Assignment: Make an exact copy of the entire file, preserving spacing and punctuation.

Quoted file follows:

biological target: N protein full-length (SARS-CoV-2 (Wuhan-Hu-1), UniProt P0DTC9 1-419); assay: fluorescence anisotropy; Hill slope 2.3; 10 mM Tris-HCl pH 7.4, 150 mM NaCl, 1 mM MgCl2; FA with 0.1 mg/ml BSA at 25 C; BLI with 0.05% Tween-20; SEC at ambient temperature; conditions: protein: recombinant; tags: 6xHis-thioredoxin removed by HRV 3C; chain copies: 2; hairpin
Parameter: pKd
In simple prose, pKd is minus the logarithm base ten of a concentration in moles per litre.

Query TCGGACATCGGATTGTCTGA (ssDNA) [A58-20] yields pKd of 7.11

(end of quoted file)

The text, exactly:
biological target: N protein full-length (SARS-CoV-2 (Wuhan-Hu-1), UniProt P0DTC9 1-419); assay: fluorescence anisotropy; Hill slope 2.3; 10 mM Tris-HCl pH 7.4, 150 mM NaCl, 1 mM MgCl2; FA with 0.1 mg/ml BSA at 25 C; BLI with 0.05% Tween-20; SEC at ambient temperature; conditions: protein: recombinant; tags: 6xHis-thioredoxin removed by HRV 3C; chain copies: 2; hairpin
Parameter: pKd
In simple prose, pKd is minus the logarithm base ten of a concentration in moles per litre.

Query TCGGACATCGGATTGTCTGA (ssDNA) [A58-20] yields pKd of 7.11